The correct answer is monounsaturated and polyunsaturated fats. They are found in fish, nuts, seeds, avocados, and olive, canola, corn, soy, and sunflower oils. Replacing saturated and trans fats with these healthy fats helps lower LDL and increase HDL. Omega-3s from fish help lower high triglycerides.
Quitting smoking can help you:
The correct answer is all of the above. Quitting isn't easy, but keep in mind that the more times you attempt to quit, the more likely you are to be successful.
There are many types of cholesterol. The ones talked about most are:
- Total cholesterol -- all the cholesterols combined
- High density lipoprotein (HDL) cholesterol -- often called "good" cholesterol
- Low density lipoprotein (LDL) cholesterol -- often called "bad" cholesterol
For many people, abnormal cholesterol levels are partly due to an unhealthy lifestyle. This often includes eating a diet that is high in fat. Other lifestyle factors are:
- Being overweight
- Lack of exercise
Cholesterol is a waxy, fat-like material that is found in all parts of the body. It comes from two sources: our liver produces it, and we consume it in animal products.
Some health conditions can also lead to abnormal cholesterol, including:
- Kidney disease
- Polycystic ovary syndrome
- Pregnancy and other conditions that increase levels of female hormones
- Underactive thyroid gland
Medicines such as certain birth control pills, diuretics (water pills), beta-blockers, and some medicines used to treat depression may also raise cholesterol levels. Several disorders that are passed down through families lead to abnormal cholesterol and triglyceride levels. They include:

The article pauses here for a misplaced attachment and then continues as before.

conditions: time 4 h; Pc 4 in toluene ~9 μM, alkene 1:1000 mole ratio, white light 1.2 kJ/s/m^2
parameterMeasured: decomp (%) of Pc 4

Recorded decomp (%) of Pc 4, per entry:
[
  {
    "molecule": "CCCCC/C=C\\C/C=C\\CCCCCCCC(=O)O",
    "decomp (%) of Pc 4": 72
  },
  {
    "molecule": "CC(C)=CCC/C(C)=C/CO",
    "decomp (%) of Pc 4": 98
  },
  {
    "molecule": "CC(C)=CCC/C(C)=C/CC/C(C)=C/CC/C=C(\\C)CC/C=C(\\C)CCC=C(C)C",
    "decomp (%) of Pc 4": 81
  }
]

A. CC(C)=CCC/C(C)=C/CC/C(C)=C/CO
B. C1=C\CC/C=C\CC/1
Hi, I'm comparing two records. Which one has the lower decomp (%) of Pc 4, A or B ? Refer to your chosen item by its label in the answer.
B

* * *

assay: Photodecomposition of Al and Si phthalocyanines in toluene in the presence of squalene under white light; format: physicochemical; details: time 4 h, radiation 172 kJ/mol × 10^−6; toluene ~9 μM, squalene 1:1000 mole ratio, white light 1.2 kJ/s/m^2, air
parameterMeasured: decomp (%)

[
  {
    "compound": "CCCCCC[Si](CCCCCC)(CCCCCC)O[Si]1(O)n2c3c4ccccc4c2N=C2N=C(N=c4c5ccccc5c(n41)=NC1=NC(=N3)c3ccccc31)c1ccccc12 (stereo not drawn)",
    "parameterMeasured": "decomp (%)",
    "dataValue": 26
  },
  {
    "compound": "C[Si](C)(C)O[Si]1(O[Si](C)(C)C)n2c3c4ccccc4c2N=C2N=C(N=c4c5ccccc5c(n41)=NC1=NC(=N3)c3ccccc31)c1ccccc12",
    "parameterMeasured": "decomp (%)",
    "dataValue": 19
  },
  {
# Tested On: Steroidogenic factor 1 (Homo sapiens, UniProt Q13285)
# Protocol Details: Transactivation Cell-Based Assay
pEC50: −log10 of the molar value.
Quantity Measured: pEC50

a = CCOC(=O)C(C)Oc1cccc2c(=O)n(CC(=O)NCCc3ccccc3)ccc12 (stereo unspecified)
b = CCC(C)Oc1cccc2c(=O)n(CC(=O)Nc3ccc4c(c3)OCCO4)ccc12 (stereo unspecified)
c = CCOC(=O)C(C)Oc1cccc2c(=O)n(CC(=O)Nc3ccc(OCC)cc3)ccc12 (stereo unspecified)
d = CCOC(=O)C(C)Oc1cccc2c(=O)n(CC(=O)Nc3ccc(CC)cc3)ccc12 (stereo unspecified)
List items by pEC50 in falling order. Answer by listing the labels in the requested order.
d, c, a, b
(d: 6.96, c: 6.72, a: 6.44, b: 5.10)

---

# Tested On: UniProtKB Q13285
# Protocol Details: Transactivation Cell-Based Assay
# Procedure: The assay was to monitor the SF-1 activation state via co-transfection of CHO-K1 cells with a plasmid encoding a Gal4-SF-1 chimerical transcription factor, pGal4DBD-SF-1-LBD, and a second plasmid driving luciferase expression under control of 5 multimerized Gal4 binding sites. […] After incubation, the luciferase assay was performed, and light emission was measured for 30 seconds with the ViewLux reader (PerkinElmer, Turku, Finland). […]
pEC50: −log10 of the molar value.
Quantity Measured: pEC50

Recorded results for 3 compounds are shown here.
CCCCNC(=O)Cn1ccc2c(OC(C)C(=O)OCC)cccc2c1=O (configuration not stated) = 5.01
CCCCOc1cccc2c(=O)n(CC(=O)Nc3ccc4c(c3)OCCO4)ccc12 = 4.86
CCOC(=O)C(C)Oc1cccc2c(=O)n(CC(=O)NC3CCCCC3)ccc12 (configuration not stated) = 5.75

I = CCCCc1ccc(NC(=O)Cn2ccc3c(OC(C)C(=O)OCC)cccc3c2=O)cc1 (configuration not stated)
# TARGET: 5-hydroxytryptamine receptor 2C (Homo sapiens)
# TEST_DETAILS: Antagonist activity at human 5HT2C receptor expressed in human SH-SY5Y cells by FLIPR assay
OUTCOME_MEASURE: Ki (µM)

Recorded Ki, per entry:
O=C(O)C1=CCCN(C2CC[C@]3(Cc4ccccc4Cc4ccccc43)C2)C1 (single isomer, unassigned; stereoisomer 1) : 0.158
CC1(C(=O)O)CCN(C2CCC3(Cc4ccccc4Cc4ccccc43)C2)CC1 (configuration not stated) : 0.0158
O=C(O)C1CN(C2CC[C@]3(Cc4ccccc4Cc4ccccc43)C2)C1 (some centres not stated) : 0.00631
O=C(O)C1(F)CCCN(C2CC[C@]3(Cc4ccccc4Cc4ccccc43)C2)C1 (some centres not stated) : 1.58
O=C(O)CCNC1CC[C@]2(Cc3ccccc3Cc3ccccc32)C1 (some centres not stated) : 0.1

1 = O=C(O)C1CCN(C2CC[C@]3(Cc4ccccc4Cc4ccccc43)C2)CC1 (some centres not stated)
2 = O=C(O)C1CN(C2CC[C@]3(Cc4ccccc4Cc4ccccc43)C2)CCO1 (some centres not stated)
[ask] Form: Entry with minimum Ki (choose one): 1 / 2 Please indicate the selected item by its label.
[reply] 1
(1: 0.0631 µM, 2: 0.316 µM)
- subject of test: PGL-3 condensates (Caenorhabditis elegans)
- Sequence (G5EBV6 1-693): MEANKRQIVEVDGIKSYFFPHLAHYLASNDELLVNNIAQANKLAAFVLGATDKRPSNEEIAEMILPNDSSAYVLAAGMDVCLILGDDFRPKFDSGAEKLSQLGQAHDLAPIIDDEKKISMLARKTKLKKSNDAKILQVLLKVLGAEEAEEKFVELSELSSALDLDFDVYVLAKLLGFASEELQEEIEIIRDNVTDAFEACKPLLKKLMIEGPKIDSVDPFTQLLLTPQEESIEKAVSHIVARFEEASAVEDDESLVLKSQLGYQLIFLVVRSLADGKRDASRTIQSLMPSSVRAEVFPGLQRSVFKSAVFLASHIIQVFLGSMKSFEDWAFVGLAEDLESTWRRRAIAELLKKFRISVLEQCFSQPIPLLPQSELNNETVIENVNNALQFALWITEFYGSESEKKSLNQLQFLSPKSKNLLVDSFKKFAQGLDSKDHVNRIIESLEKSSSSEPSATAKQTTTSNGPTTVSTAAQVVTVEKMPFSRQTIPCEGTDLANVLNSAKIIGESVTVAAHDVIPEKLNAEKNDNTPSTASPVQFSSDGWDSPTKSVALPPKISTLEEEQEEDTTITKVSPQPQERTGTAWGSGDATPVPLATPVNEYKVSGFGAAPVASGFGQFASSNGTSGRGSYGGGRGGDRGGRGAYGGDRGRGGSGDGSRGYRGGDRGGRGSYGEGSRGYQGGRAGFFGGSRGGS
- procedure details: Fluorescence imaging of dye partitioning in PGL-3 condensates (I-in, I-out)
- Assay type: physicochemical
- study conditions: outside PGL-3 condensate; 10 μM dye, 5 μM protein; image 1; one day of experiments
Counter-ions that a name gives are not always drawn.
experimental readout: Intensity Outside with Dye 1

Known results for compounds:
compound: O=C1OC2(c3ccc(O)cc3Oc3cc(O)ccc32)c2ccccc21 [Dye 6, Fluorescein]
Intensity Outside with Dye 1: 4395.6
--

- Familial combined hyperlipidemia
- Familial dysbetalipoproteinemia
- Familial hypercholesterolemia
- Familial hypertriglyceridemia
Smoking does not cause higher cholesterol levels, but it can reduce your HDL (good) cholesterol.
Exams and Tests
A cholesterol test is done to diagnose a lipid disorder. Different experts recommend different starting ages for adults.
- Recommended starting ages are between 20 to 35 for men and 20 to 45 for women.
- Adults with normal cholesterol levels do not need to have the test repeated for 5 years.
- Repeat testing sooner if changes occur in lifestyle (including weight gain and diet).
- Adults with a history of elevated cholesterol, diabetes, kidney problems, heart disease, and other conditions require more frequent testing.
It is important to work with your health care provider to set your cholesterol goals. Newer guidelines steer doctors away from targeting specific levels of cholesterol. Instead, they recommend different medicines and doses depending on a person's history and risk factor profile. These guidelines change from time to time as more information from research studies becomes available.
General targets are:
- LDL: 70 to 130 mg/dL (lower numbers are better)
- HDL: More than 50 mg/dL (higher numbers are better)
- Total cholesterol: Less than 200 mg/dL (lower numbers are better)
- Triglycerides: 10 to 150 mg/dL (lower numbers are better)